Final Willow review out; production estimate grows again
Oil companies worldwide are struggling to adjust to the immediate pandemic-induced market reset but ConocoPhillips took a step towards the long-term with the Aug. 13 release of the final environmental review of its $4 billion-plus Willow project on the North Slope.
Bureau of Land Management Alaska officials backed the company’s amended design for the largest oil development to date in the National Petroleum Reserve-Alaska in the final environmental impact statement for the Willow Master Development Plan.
That plan calls for the eventual construction of five drill sites stretching north-south over approximately 20 miles in the northeast corner of the federal petroleum reserve. ConocoPhillips also has two other nearby developments in the NPR-A but the Willow project would be several times larger than the single-drill site Greater Mooses Tooth-1 and 2 projects extending from the Alpine field.
ConocoPhillips Alaska leaders have continually increased the expectation for peak oil production from Willow since announcing its discovery in January 2017, from approximately 100,000 barrels per day initially to upwards of 160,000 barrels per day now, according to the EIS. It is being designed with a processing capacity of up to 200,000 barrels per day. Overall, the project is expected to produce about 590 million barrels over 30 years.
ConocoPhillips Alaska spokeswoman Natalie Lowman wrote via email that first oil from Willow is planned for the winter of 2025-26. She noted the company had previously disclosed that peak production rates would likely be in excess of 100,000 barrels per day, but the final rates and overall recovery volumes may differ from what is described in the EIS.
Company leaders in Alaska have said it will cost roughly $4 billion to achieve first oil at Willow and full field development will be upwards of $6 billion.
BLM Alaska Director Chad Padgett said Willow will provide access to valuable resources as well as jobs and revenue for the state; the members of Alaska’s congressional delegation lauded the regulatory progress for the major project in formal statements.
“With this important review process completed, we are one step closer to bringing this massive North Slope development to fruition — including hundreds of good-paying jobs for hard-working Alaskans, thousands of barrels a day in TAPS throughput, and billions of dollars of economic activity — without negatively impacting the environment Alaskans cherish,” said Sen. Dan Sullivan.
Conservation groups such as the Alaska Wilderness League, however, insist the review downplays the impact the development would have on waterfowl and caribou in the Teshekpuk Lake Special Area, which is currently off-limits to industry and primarily designated to protect breeding and calving habitat for wildlife also harvested by subsistence hunters.
“Since the Trump administration took office in 2017, it has been laser-focused on handing some of the largest expanses of wild lands left in North America over to the extraction industries. The rubber-stamping of ConocoPhillips’ Willow proposal is just the latest example,” Alaska Wilderness League Conservation Director Kristen Miller said, also alleging BLM “fast-tracked” the review in the midst of the coronavirus pandemic despite calls to suspend the process until stakeholders could again focus on analyzing a supplemental portion of the EIS.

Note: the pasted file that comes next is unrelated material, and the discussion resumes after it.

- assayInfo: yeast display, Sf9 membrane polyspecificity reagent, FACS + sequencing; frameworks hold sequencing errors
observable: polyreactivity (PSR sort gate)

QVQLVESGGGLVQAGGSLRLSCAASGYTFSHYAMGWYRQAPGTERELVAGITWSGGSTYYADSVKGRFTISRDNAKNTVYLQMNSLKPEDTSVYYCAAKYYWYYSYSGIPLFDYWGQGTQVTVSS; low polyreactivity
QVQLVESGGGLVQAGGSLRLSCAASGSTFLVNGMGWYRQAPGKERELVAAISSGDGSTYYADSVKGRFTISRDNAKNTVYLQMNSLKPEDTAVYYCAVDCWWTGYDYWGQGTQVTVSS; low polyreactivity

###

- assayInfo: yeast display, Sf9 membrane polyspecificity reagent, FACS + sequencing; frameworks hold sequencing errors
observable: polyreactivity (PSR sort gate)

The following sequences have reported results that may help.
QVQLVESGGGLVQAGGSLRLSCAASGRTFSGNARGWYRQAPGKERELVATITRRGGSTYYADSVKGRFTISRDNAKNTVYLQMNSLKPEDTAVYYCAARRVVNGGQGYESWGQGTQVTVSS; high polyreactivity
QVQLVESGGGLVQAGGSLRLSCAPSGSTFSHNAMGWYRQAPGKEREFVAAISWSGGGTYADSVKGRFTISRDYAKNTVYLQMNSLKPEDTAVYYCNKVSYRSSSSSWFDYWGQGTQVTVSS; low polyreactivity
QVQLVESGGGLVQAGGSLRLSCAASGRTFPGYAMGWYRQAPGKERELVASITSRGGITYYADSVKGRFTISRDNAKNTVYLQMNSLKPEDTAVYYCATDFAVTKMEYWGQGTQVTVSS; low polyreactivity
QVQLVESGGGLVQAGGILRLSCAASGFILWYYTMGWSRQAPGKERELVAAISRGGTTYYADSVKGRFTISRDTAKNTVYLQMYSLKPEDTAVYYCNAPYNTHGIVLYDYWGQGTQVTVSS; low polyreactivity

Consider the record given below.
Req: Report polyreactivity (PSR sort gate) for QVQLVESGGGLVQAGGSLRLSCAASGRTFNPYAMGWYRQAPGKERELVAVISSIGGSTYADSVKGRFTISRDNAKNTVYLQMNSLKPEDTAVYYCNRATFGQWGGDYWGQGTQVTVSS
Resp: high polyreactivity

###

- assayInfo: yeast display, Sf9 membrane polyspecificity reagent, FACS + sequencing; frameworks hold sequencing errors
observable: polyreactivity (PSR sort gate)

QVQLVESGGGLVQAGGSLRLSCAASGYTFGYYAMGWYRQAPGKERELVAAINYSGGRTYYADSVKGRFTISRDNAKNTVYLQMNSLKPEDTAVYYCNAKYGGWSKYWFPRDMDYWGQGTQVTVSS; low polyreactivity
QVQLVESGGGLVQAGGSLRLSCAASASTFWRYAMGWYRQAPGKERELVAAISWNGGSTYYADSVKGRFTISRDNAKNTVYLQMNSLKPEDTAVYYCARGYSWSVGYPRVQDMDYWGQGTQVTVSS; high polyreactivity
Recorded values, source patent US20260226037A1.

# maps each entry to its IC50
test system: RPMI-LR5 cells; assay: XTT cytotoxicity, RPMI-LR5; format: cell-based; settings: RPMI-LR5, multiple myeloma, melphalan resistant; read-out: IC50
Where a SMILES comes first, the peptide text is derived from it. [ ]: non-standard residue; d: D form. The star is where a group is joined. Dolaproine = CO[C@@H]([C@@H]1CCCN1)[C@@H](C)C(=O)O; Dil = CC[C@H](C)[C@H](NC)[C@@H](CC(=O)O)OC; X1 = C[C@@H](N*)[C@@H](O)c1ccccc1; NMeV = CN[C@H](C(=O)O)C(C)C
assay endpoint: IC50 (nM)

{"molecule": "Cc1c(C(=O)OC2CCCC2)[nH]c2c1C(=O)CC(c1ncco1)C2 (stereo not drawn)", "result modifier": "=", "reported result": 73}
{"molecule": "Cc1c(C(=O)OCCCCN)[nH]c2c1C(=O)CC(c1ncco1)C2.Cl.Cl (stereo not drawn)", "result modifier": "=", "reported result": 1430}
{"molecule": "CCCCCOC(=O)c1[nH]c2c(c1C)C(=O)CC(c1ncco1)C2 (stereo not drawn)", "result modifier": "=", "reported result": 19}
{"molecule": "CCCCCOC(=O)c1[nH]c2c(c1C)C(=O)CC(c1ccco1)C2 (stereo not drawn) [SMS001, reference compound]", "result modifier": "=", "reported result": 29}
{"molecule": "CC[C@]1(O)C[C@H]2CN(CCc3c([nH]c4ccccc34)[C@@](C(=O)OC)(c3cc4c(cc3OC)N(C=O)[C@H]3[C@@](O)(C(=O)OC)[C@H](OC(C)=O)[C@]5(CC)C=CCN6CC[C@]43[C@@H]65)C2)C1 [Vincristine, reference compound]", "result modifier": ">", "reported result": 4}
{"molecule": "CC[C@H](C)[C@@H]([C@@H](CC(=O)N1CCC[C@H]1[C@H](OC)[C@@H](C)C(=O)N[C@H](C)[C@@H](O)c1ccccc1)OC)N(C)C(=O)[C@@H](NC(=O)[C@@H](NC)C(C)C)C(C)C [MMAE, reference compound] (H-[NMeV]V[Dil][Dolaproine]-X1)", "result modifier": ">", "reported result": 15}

Arctic Slope Regional Corp. and North Slope Native village corporation Kuukpik requested an extension to the spring comment period for the supplemental EIS. Both are significant landowners in the region. BLM officials maintained the original 45-day comment period and held virtual public meetings on the project in early May.
Willow is primarily targeting the shallow, conventional Nanushuk formation that has been the source of several North Slope oil discoveries over the past five years, including the $5 billion Pikka project being advanced by Oil Search. It will be the farthest west oilfield on the North Slope if it is developed.
ConocoPhillips proposed connecting Willow to GMT-2 with approximately seven miles of gravel road as well as linking the drill sites with year-round roads; BLM officials preferred that plan over options leaving either the drill sites without year-round road access or limiting surface access to Willow to winter ice roads.
The company’s plan calls for 37 miles of new roads, seven bridges and one airstrip. The alternative plan to leave the drill sites disconnected from the processing and operations facilities includes two airstrips.
Former Assistant Interior Secretary and state Natural Resources Commissioner Joe Balash, who led the Trump administration’s work on numerous Alaska resource development priorities, said recently that subsistence hunters often complain that aircraft activity necessitated by roadless oil projects affects their hunts more than permanent infrastructure.
North Slope oilfield roads are also generally open to local use and ConocoPhillips will construct boat ramps at Fish and Judy creeks for subsistence access as part of its work at Willow.
The company initially proposed building a temporary island north of the project near Atigaru Point for offloading facility modules barged to the Slope in summer; however, the plan was scrapped after BLM officials heard from residents that construction of the island could disrupt coastal and marine hunts, which spurred the supplemental draft EIS published earlier this year.
Instead, ConocoPhillips will build 80 miles of ice roads and an ice bridge across the Colville River to reach the Willow development area. Construction will require 495 miles of ice roads in total over nine seasons, according to the EIS.
Elwood Brehmer can be reached at [email protected].